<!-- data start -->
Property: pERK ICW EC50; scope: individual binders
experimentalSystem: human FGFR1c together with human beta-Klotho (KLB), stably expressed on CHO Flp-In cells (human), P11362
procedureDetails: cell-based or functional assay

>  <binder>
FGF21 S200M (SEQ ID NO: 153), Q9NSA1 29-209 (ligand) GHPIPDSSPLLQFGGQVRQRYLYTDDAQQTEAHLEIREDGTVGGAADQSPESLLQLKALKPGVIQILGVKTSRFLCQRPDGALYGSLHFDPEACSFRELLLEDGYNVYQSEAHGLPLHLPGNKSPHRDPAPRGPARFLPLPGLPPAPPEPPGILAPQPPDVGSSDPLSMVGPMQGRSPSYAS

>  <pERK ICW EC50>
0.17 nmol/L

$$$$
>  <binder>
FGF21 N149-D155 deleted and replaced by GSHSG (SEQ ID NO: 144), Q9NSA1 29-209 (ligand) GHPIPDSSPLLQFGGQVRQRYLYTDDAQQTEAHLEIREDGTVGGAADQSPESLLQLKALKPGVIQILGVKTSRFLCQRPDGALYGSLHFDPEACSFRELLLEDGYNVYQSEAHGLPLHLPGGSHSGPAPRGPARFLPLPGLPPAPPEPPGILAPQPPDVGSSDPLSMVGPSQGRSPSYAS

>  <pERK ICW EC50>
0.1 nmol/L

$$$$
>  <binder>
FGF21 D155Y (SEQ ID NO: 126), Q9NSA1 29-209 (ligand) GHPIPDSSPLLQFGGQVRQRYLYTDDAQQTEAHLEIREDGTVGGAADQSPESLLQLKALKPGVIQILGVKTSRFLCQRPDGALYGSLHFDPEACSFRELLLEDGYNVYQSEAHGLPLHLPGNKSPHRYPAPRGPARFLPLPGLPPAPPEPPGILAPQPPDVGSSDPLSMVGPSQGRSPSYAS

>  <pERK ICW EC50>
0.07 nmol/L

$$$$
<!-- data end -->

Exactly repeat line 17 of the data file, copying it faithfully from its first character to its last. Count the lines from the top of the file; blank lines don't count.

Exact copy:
0.07 nmol/L